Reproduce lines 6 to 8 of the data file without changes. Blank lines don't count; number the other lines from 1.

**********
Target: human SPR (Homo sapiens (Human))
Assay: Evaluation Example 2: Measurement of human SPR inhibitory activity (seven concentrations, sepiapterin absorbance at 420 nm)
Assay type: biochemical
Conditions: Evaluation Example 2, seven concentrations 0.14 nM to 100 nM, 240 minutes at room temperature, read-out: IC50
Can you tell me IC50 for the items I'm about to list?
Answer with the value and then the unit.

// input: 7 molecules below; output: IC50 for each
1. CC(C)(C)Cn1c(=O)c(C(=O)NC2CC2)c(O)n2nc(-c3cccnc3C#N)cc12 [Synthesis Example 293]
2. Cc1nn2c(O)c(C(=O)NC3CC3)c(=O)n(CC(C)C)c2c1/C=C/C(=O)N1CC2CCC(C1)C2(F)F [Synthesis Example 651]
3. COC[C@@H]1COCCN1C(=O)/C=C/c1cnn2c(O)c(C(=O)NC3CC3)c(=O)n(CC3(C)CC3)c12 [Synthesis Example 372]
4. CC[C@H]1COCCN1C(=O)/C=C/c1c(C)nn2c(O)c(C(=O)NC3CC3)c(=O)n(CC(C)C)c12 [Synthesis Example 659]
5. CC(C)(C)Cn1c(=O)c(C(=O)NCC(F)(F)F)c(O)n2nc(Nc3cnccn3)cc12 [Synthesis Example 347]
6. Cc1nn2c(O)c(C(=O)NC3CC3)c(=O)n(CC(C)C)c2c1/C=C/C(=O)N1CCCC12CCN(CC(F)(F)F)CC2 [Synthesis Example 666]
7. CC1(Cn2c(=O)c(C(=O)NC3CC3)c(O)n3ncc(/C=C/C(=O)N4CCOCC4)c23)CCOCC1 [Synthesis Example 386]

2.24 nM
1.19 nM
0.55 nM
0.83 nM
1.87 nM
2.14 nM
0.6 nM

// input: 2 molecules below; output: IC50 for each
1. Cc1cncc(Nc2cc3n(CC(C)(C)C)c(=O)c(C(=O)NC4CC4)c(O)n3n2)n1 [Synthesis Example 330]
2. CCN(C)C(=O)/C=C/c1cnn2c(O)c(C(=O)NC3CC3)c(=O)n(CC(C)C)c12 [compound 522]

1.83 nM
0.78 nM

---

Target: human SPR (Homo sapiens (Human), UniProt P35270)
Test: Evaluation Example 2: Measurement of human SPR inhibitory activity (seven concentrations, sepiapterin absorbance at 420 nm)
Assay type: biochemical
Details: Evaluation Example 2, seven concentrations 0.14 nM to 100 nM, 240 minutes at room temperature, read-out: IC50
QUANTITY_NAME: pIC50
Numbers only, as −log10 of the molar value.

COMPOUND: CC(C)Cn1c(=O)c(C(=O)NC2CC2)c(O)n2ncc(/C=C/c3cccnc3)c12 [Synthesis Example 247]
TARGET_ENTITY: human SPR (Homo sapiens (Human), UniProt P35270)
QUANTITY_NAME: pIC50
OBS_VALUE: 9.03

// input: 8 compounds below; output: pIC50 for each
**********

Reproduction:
Answer with the value and then the unit.

// input: 7 molecules below; output: IC50 for each
1. CC(C)(C)Cn1c(=O)c(C(=O)NC2CC2)c(O)n2nc(-c3cccnc3C#N)cc12 [Synthesis Example 293]